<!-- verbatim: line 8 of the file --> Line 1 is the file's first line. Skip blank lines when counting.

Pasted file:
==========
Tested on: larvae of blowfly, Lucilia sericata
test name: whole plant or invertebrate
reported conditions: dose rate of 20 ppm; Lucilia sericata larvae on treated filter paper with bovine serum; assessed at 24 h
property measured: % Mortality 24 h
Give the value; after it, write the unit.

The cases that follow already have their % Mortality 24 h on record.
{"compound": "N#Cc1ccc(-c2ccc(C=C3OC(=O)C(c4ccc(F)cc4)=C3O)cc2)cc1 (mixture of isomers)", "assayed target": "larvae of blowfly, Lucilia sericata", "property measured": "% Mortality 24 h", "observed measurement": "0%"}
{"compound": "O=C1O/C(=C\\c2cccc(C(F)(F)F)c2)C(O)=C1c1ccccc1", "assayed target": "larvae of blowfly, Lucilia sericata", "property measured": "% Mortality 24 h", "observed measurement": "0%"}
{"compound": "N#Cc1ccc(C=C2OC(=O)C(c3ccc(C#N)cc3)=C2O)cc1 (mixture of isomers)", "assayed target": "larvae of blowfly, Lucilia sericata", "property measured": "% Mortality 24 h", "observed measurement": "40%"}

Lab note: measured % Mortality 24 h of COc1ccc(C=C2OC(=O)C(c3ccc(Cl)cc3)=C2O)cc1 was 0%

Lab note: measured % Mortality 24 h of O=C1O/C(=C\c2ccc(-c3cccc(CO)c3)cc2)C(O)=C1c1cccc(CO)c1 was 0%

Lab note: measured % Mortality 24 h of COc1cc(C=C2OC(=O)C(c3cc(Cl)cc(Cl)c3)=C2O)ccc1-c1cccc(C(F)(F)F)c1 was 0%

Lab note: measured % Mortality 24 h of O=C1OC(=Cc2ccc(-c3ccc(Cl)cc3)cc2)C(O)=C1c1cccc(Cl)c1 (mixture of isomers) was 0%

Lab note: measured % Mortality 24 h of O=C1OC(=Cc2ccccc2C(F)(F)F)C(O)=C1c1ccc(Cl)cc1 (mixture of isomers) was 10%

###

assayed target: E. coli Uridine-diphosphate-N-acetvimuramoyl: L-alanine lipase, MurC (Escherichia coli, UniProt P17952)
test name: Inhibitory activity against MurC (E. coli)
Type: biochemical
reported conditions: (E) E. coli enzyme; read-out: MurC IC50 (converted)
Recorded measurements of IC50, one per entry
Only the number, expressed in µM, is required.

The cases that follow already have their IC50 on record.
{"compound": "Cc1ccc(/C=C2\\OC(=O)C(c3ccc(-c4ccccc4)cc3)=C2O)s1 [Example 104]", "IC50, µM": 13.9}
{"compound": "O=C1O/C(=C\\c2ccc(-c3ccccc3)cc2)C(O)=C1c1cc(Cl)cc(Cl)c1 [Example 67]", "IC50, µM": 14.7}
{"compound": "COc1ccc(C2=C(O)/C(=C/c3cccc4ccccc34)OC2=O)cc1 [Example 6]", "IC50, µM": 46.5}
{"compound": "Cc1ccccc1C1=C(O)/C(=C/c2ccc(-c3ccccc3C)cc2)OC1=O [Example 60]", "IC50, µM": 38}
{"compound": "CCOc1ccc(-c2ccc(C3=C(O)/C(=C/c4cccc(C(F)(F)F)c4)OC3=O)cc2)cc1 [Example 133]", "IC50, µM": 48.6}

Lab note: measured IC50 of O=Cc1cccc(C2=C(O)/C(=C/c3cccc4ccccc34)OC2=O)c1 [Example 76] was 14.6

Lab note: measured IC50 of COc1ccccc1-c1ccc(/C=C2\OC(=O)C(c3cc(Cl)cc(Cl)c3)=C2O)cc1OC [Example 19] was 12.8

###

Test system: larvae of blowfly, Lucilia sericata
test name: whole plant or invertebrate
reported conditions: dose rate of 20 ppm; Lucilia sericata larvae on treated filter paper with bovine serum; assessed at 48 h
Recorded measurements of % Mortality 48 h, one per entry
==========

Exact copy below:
{"compound": "O=C1O/C(=C\\c2cccc(C(F)(F)F)c2)C(O)=C1c1ccccc1", "assayed target": "larvae of blowfly, Lucilia sericata", "property measured": "% Mortality 24 h", "observed measurement": "0%"}